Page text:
John Smith (c. 1735 – July 30, 1824) was one of the first two U.S. Senators from the state of Ohio. He reluctantly resigned from the Senate under charges of alleged complicity in the Burr conspiracy.

Little is known of his early life. He was born in Virginia around 1735; the identity of his parents are unknown. He prepared for the ministry, and was pastor in various Baptist congregations in Virginia and Ohio during the 1790s and then began a profitable business supplying military posts near Cincinnati, Ohio.

He was a member of the Northwest Territorial legislature 1799–1803 and a delegate to the Ohio state constitutional convention in 1802. He was a leader of a group that supported statehood in opposition to the Territorial Governor Arthur St. Clair. Upon the admission of Ohio as a State into the Union, he was elected as a Democratic-Republican to the United States Senate and served in the 8th, 9th and 10th Congresses (1803–1808).

While in the Senate, Smith continued his profitable trading ventures in Louisiana and West Florida and pursued numerous land investment schemes. In 1805, former Vice President Aaron Burr sought his support in organizing a military expedition against Spanish Florida. Although Smith claimed he had no interest in Burr's plot to force secession of Spanish territories, he agreed to provide supplies for the proposed expedition. When President Thomas Jefferson later issued an alert, charging that Burr's actual purpose was an invasion of Mexico, Smith responded patriotically by financing weapons to defend against the Burr expedition and delivering those weapons to New Orleans. These travels caused him to miss weeks of Senate sessions and led the Ohio legislature to charge him with dereliction of duty and to demand his resignation.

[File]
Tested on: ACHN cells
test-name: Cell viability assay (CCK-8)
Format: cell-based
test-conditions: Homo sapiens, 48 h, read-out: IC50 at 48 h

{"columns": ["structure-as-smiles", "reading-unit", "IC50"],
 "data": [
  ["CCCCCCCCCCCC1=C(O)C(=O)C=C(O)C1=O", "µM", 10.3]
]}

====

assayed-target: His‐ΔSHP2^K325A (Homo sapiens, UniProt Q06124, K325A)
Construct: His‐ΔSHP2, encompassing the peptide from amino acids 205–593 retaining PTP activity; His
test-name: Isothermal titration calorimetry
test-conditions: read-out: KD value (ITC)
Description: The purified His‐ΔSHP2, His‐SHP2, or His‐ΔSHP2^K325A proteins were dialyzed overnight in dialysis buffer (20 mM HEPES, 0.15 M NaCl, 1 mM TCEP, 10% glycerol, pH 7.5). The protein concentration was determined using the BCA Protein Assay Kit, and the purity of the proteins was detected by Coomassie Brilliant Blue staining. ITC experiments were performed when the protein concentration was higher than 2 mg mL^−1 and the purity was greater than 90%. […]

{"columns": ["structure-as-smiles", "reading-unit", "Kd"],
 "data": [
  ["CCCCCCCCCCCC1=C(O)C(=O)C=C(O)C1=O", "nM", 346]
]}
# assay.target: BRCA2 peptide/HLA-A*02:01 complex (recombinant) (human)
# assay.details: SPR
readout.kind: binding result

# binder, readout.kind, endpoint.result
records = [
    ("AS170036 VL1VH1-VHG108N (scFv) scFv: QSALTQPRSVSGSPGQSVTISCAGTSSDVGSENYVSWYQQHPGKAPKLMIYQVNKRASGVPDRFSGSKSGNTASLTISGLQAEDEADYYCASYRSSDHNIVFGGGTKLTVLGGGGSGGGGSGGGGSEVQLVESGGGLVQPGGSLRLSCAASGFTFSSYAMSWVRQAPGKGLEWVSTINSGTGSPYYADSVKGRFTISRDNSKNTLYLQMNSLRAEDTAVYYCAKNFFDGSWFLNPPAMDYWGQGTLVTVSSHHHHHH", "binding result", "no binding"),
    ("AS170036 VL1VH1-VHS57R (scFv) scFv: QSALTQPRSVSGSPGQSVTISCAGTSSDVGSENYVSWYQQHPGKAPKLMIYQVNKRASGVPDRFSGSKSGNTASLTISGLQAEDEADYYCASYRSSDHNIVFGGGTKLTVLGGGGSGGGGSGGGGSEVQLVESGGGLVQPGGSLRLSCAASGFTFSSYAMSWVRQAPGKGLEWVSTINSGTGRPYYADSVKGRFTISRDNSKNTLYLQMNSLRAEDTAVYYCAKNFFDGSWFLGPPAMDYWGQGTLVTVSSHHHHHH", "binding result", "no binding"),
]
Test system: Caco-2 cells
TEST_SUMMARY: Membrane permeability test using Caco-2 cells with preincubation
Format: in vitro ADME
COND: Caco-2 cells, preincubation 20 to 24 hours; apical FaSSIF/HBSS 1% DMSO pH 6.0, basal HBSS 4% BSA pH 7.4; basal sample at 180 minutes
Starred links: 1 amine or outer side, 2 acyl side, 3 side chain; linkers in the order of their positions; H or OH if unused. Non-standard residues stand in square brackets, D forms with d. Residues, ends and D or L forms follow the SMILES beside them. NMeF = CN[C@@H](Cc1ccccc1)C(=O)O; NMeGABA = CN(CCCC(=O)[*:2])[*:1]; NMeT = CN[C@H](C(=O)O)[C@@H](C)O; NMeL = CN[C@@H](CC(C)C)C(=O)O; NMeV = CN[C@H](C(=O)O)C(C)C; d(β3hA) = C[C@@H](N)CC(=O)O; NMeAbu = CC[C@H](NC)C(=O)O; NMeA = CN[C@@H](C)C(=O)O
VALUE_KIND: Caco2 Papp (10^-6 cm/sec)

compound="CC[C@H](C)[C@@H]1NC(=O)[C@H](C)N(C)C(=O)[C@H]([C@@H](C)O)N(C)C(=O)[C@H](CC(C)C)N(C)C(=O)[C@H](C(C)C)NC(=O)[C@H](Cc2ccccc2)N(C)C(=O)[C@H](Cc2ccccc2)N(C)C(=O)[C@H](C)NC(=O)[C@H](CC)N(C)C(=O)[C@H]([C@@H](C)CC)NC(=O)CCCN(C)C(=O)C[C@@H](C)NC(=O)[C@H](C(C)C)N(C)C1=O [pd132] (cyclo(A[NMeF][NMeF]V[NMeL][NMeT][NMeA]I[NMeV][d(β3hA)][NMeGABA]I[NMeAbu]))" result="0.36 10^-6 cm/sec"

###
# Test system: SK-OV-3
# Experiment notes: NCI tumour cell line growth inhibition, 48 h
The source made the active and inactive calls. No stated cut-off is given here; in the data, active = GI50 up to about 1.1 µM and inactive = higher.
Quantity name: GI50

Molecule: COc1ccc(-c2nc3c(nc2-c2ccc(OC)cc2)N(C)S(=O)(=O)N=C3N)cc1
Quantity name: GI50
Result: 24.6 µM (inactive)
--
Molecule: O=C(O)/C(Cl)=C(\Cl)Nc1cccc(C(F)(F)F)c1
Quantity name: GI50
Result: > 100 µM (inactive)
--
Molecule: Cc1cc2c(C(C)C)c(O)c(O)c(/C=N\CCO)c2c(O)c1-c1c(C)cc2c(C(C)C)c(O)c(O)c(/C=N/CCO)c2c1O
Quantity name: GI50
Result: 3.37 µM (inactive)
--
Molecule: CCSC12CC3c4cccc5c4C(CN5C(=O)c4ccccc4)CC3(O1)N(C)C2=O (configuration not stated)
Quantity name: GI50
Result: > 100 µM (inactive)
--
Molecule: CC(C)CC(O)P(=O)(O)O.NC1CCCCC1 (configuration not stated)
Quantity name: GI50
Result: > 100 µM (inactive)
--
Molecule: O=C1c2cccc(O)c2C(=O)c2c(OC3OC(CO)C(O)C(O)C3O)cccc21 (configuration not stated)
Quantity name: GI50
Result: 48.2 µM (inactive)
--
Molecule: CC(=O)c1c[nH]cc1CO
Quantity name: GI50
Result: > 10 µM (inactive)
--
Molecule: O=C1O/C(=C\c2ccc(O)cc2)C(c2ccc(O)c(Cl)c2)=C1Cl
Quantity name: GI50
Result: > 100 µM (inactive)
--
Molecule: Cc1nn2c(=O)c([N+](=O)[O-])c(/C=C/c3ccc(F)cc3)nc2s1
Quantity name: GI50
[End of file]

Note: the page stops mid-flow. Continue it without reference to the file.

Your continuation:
Although Smith ignored that demand, he found his troubles increasing as a court in Richmond, Virginia, indicted him in mid-1807 for participating in Burr's conspiracy. As he traveled to Richmond, he learned that the charges against him were dropped after the court acquitted Burr on a technicality.

But on December 31, 1807, a Senate committee chaired by John Quincy Adams recommended that Smith be expelled from the Senate. A trial was held in 1808, with Adams leading the attack. Smith was defended by Francis Scott Key and Robert Goodloe Harper, who argued that Smith may have been naive, but was not a traitor. The expulsion resolution fell one vote short of the required two-thirds majority. Smith resigned on April 25, the last day that Congress was in session for the year.

Smith had enjoyed a close friendship with President Thomas Jefferson early in his Senate career, though that relationship was ruined, along with Smith's political career, by his implication in the Burr treason. Smith was forced into bankruptcy and later moved to St. Francisville, Louisiana, where he died in 1824.

The History of Cincinnati and Hamilton County Ohio, published in 1894, indicates that Smith died in Hamilton County, Ohio on June 10, 1816, although this is apparently incorrect, since later sources [1] [2] agree on his death in 1824.

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John Smith's Timeline

1723
1723
Lancaster, PA, United States
1752
July 27, 1752
Carlisle, Cumberland County, Pennsylvania, United States
1755
1755
Albemarle, VA, United States
1757
November 3, 1757
Lancaster, Lancaster County, Pennsylvania, United States
1762
1762
Balto City, , Md
1766
1766
Baltimore County, Maryland, United States
1767
1767
1794
1794
Age 71
Balto County, MD, United States
????
Balto., Md